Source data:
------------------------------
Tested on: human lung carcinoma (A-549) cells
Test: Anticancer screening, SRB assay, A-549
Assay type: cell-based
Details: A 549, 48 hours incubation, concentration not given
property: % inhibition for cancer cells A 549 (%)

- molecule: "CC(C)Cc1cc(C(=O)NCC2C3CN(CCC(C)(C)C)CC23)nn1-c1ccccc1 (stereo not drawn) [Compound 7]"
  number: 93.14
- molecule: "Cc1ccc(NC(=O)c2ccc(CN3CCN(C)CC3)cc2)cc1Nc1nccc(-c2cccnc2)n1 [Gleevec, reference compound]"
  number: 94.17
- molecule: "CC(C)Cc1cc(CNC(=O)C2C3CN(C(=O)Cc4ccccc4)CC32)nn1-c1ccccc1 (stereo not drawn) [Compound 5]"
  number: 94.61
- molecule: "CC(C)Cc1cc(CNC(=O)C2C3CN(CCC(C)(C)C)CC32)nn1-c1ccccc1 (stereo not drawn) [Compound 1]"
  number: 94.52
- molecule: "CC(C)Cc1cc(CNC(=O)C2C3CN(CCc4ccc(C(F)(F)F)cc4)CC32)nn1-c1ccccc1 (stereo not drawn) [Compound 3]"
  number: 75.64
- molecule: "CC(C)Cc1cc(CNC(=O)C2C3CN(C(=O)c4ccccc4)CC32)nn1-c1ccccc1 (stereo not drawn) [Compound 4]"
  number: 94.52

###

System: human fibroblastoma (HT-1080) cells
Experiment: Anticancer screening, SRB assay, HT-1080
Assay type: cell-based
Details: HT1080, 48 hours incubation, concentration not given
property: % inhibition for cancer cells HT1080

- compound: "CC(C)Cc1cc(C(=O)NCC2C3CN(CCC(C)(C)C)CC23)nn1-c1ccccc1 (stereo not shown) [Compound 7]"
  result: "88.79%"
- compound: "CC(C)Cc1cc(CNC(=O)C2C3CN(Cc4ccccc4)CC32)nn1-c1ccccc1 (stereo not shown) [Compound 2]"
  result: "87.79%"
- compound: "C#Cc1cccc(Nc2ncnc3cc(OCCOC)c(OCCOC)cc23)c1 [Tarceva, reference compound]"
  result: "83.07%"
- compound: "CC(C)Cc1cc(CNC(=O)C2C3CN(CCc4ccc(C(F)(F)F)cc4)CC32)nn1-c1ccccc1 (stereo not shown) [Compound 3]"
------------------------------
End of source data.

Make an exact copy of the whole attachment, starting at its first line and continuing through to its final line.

Tested on: human lung carcinoma (A-549) cells
Test: Anticancer screening, SRB assay, A-549
Assay type: cell-based
Details: A 549, 48 hours incubation, concentration not given
property: % inhibition for cancer cells A 549 (%)

- molecule: "CC(C)Cc1cc(C(=O)NCC2C3CN(CCC(C)(C)C)CC23)nn1-c1ccccc1 (stereo not drawn) [Compound 7]"
  number: 93.14
- molecule: "Cc1ccc(NC(=O)c2ccc(CN3CCN(C)CC3)cc2)cc1Nc1nccc(-c2cccnc2)n1 [Gleevec, reference compound]"
  number: 94.17
- molecule: "CC(C)Cc1cc(CNC(=O)C2C3CN(C(=O)Cc4ccccc4)CC32)nn1-c1ccccc1 (stereo not drawn) [Compound 5]"
  number: 94.61
- molecule: "CC(C)Cc1cc(CNC(=O)C2C3CN(CCC(C)(C)C)CC32)nn1-c1ccccc1 (stereo not drawn) [Compound 1]"
  number: 94.52
- molecule: "CC(C)Cc1cc(CNC(=O)C2C3CN(CCc4ccc(C(F)(F)F)cc4)CC32)nn1-c1ccccc1 (stereo not drawn) [Compound 3]"
  number: 75.64
- molecule: "CC(C)Cc1cc(CNC(=O)C2C3CN(C(=O)c4ccccc4)CC32)nn1-c1ccccc1 (stereo not drawn) [Compound 4]"
  number: 94.52

###

System: human fibroblastoma (HT-1080) cells
Experiment: Anticancer screening, SRB assay, HT-1080
Assay type: cell-based
Details: HT1080, 48 hours incubation, concentration not given
property: % inhibition for cancer cells HT1080

- compound: "CC(C)Cc1cc(C(=O)NCC2C3CN(CCC(C)(C)C)CC23)nn1-c1ccccc1 (stereo not shown) [Compound 7]"
  result: "88.79%"
- compound: "CC(C)Cc1cc(CNC(=O)C2C3CN(Cc4ccccc4)CC32)nn1-c1ccccc1 (stereo not shown) [Compound 2]"
  result: "87.79%"
- compound: "C#Cc1cccc(Nc2ncnc3cc(OCCOC)c(OCCOC)cc23)c1 [Tarceva, reference compound]"
  result: "83.07%"
- compound: "CC(C)Cc1cc(CNC(=O)C2C3CN(CCc4ccc(C(F)(F)F)cc4)CC32)nn1-c1ccccc1 (stereo not shown) [Compound 3]"